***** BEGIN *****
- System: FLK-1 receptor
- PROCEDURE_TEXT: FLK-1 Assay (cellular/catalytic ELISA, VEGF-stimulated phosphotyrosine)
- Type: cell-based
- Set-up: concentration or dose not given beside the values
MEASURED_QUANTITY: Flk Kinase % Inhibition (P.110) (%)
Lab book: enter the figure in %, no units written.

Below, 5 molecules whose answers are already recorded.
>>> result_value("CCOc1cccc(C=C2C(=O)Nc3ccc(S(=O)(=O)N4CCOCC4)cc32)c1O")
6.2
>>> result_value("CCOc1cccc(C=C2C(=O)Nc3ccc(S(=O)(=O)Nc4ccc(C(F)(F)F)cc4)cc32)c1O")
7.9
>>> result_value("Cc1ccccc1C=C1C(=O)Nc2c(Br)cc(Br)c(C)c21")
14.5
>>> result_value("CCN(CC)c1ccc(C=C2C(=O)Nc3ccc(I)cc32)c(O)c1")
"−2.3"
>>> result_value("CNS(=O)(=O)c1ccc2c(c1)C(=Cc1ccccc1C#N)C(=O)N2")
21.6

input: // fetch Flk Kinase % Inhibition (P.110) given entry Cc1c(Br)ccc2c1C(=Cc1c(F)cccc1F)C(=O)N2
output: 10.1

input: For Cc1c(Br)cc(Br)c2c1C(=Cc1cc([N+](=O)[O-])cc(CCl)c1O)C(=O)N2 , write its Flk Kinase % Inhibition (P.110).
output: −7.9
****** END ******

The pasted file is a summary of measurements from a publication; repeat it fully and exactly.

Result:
- System: FLK-1 receptor
- PROCEDURE_TEXT: FLK-1 Assay (cellular/catalytic ELISA, VEGF-stimulated phosphotyrosine)
- Type: cell-based
- Set-up: concentration or dose not given beside the values
MEASURED_QUANTITY: Flk Kinase % Inhibition (P.110) (%)
Lab book: enter the figure in %, no units written.

Below, 5 molecules whose answers are already recorded.
>>> result_value("CCOc1cccc(C=C2C(=O)Nc3ccc(S(=O)(=O)N4CCOCC4)cc32)c1O")
6.2
>>> result_value("CCOc1cccc(C=C2C(=O)Nc3ccc(S(=O)(=O)Nc4ccc(C(F)(F)F)cc4)cc32)c1O")
7.9
>>> result_value("Cc1ccccc1C=C1C(=O)Nc2c(Br)cc(Br)c(C)c21")
14.5
>>> result_value("CCN(CC)c1ccc(C=C2C(=O)Nc3ccc(I)cc32)c(O)c1")
"−2.3"
>>> result_value("CNS(=O)(=O)c1ccc2c(c1)C(=Cc1ccccc1C#N)C(=O)N2")
21.6

input: // fetch Flk Kinase % Inhibition (P.110) given entry Cc1c(Br)ccc2c1C(=Cc1c(F)cccc1F)C(=O)N2
output: 10.1

input: For Cc1c(Br)cc(Br)c2c1C(=Cc1cc([N+](=O)[O-])cc(CCl)c1O)C(=O)N2 , write its Flk Kinase % Inhibition (P.110).
output: −7.9